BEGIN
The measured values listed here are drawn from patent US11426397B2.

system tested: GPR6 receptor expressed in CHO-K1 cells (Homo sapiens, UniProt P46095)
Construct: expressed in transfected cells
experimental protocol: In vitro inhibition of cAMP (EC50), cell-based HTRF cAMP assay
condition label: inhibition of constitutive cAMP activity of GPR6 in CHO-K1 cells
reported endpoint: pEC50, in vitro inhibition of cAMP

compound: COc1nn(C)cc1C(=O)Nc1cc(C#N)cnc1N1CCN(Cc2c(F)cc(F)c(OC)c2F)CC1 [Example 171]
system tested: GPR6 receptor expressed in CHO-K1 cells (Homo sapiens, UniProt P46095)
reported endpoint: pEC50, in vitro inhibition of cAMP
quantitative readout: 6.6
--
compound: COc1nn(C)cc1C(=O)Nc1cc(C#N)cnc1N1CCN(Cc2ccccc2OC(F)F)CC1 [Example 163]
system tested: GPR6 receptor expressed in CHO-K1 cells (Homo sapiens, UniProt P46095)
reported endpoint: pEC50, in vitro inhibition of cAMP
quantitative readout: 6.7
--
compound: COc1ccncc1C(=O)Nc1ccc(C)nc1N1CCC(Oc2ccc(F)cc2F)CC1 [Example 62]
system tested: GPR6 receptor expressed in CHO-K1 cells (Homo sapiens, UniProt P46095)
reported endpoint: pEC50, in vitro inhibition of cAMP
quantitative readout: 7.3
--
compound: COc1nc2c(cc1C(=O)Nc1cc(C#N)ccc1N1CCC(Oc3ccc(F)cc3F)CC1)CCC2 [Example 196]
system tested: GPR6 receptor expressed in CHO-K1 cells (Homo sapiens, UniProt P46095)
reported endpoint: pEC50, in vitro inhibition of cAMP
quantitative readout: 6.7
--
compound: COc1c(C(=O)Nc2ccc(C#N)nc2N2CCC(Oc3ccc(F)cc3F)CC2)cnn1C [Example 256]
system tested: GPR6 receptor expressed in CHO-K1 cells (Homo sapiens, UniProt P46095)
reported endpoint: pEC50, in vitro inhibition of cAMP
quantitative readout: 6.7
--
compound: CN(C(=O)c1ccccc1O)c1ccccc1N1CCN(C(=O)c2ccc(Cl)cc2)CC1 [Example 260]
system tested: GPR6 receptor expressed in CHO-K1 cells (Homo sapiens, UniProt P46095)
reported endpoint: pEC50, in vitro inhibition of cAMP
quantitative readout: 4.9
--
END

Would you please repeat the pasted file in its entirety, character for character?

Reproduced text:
The measured values listed here are drawn from patent US11426397B2.

system tested: GPR6 receptor expressed in CHO-K1 cells (Homo sapiens, UniProt P46095)
Construct: expressed in transfected cells
experimental protocol: In vitro inhibition of cAMP (EC50), cell-based HTRF cAMP assay
condition label: inhibition of constitutive cAMP activity of GPR6 in CHO-K1 cells
reported endpoint: pEC50, in vitro inhibition of cAMP

compound: COc1nn(C)cc1C(=O)Nc1cc(C#N)cnc1N1CCN(Cc2c(F)cc(F)c(OC)c2F)CC1 [Example 171]
system tested: GPR6 receptor expressed in CHO-K1 cells (Homo sapiens, UniProt P46095)
reported endpoint: pEC50, in vitro inhibition of cAMP
quantitative readout: 6.6
--
compound: COc1nn(C)cc1C(=O)Nc1cc(C#N)cnc1N1CCN(Cc2ccccc2OC(F)F)CC1 [Example 163]
system tested: GPR6 receptor expressed in CHO-K1 cells (Homo sapiens, UniProt P46095)
reported endpoint: pEC50, in vitro inhibition of cAMP
quantitative readout: 6.7
--
compound: COc1ccncc1C(=O)Nc1ccc(C)nc1N1CCC(Oc2ccc(F)cc2F)CC1 [Example 62]
system tested: GPR6 receptor expressed in CHO-K1 cells (Homo sapiens, UniProt P46095)
reported endpoint: pEC50, in vitro inhibition of cAMP
quantitative readout: 7.3
--
compound: COc1nc2c(cc1C(=O)Nc1cc(C#N)ccc1N1CCC(Oc3ccc(F)cc3F)CC1)CCC2 [Example 196]
system tested: GPR6 receptor expressed in CHO-K1 cells (Homo sapiens, UniProt P46095)
reported endpoint: pEC50, in vitro inhibition of cAMP
quantitative readout: 6.7
--
compound: COc1c(C(=O)Nc2ccc(C#N)nc2N2CCC(Oc3ccc(F)cc3F)CC2)cnn1C [Example 256]
system tested: GPR6 receptor expressed in CHO-K1 cells (Homo sapiens, UniProt P46095)
reported endpoint: pEC50, in vitro inhibition of cAMP
quantitative readout: 6.7
--
compound: CN(C(=O)c1ccccc1O)c1ccccc1N1CCN(C(=O)c2ccc(Cl)cc2)CC1 [Example 260]
system tested: GPR6 receptor expressed in CHO-K1 cells (Homo sapiens, UniProt P46095)
reported endpoint: pEC50, in vitro inhibition of cAMP
quantitative readout: 4.9
--